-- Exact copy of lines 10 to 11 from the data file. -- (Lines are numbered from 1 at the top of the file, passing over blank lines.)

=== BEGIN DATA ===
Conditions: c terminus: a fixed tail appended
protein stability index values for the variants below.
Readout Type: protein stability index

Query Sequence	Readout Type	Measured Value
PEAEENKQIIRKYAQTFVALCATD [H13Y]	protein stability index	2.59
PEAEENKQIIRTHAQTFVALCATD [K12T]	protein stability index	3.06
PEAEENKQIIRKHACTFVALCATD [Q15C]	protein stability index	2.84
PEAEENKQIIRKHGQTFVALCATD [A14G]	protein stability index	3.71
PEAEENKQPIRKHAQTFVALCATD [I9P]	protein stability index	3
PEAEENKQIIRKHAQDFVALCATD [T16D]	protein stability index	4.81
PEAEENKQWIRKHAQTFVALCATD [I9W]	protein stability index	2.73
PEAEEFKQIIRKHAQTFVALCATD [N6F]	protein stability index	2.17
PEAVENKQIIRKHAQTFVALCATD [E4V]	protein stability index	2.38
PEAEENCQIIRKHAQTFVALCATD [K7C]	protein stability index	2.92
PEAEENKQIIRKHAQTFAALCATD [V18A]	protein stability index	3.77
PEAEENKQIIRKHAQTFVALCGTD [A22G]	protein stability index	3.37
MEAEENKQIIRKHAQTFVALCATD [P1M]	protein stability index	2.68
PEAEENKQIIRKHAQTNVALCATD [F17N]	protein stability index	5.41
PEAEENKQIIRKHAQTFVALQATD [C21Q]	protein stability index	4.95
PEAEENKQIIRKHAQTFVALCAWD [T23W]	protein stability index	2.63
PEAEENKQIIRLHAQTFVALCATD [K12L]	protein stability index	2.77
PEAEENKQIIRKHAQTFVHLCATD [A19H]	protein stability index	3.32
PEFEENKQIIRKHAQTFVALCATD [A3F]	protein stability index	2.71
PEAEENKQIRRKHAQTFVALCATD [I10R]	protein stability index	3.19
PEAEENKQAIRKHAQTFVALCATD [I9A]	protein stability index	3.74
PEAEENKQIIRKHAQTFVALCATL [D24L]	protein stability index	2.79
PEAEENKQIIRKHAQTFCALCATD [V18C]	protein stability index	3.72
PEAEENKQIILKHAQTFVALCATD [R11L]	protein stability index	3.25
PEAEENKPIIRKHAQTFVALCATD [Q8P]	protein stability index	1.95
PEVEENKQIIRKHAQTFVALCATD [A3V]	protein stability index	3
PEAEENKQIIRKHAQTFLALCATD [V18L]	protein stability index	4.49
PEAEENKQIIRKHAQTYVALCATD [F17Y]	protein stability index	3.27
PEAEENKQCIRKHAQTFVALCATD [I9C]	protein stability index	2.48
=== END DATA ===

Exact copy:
PEAEENKQIIRKHAQDFVALCATD [T16D]	protein stability index	4.81
PEAEENKQWIRKHAQTFVALCATD [I9W]	protein stability index	2.73